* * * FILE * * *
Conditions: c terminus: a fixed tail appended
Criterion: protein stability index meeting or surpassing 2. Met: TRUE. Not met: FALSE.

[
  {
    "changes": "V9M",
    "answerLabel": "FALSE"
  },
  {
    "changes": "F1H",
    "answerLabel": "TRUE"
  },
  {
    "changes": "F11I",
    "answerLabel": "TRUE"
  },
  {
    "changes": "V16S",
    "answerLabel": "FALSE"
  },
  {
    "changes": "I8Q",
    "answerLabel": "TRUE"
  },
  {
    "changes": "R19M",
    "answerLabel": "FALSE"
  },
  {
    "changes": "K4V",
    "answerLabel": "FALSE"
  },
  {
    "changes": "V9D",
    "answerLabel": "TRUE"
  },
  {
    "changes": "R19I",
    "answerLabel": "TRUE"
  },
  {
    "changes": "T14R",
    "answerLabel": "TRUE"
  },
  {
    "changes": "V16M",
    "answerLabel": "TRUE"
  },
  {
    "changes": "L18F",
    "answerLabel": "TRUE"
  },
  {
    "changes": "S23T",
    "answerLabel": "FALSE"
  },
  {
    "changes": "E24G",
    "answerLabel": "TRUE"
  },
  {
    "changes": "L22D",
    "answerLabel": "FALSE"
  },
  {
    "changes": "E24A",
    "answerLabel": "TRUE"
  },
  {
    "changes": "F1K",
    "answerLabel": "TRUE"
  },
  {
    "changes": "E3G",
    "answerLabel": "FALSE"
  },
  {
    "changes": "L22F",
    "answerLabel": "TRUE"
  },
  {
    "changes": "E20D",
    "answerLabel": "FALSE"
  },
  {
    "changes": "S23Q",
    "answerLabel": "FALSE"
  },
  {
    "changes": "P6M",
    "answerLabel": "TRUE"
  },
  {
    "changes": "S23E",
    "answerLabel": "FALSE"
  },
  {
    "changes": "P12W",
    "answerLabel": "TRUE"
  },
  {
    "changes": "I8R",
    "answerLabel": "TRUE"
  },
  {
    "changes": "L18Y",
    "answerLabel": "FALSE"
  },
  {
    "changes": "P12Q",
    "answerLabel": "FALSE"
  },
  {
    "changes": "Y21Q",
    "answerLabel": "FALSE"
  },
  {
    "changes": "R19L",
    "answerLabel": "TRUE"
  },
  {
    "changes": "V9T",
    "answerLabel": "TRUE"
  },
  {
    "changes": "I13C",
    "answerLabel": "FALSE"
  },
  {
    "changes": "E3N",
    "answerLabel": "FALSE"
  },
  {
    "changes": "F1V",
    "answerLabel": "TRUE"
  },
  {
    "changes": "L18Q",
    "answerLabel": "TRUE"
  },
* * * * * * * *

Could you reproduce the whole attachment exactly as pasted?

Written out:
Conditions: c terminus: a fixed tail appended
Criterion: protein stability index meeting or surpassing 2. Met: TRUE. Not met: FALSE.

[
  {
    "changes": "V9M",
    "answerLabel": "FALSE"
  },
  {
    "changes": "F1H",
    "answerLabel": "TRUE"
  },
  {
    "changes": "F11I",
    "answerLabel": "TRUE"
  },
  {
    "changes": "V16S",
    "answerLabel": "FALSE"
  },
  {
    "changes": "I8Q",
    "answerLabel": "TRUE"
  },
  {
    "changes": "R19M",
    "answerLabel": "FALSE"
  },
  {
    "changes": "K4V",
    "answerLabel": "FALSE"
  },
  {
    "changes": "V9D",
    "answerLabel": "TRUE"
  },
  {
    "changes": "R19I",
    "answerLabel": "TRUE"
  },
  {
    "changes": "T14R",
    "answerLabel": "TRUE"
  },
  {
    "changes": "V16M",
    "answerLabel": "TRUE"
  },
  {
    "changes": "L18F",
    "answerLabel": "TRUE"
  },
  {
    "changes": "S23T",
    "answerLabel": "FALSE"
  },
  {
    "changes": "E24G",
    "answerLabel": "TRUE"
  },
  {
    "changes": "L22D",
    "answerLabel": "FALSE"
  },
  {
    "changes": "E24A",
    "answerLabel": "TRUE"
  },
  {
    "changes": "F1K",
    "answerLabel": "TRUE"
  },
  {
    "changes": "E3G",
    "answerLabel": "FALSE"
  },
  {
    "changes": "L22F",
    "answerLabel": "TRUE"
  },
  {
    "changes": "E20D",
    "answerLabel": "FALSE"
  },
  {
    "changes": "S23Q",
    "answerLabel": "FALSE"
  },
  {
    "changes": "P6M",
    "answerLabel": "TRUE"
  },
  {
    "changes": "S23E",
    "answerLabel": "FALSE"
  },
  {
    "changes": "P12W",
    "answerLabel": "TRUE"
  },
  {
    "changes": "I8R",
    "answerLabel": "TRUE"
  },
  {
    "changes": "L18Y",
    "answerLabel": "FALSE"
  },
  {
    "changes": "P12Q",
    "answerLabel": "FALSE"
  },
  {
    "changes": "Y21Q",
    "answerLabel": "FALSE"
  },
  {
    "changes": "R19L",
    "answerLabel": "TRUE"
  },
  {
    "changes": "V9T",
    "answerLabel": "TRUE"
  },
  {
    "changes": "I13C",
    "answerLabel": "FALSE"
  },
  {
    "changes": "E3N",
    "answerLabel": "FALSE"
  },
  {
    "changes": "F1V",
    "answerLabel": "TRUE"
  },
  {
    "changes": "L18Q",
    "answerLabel": "TRUE"
  },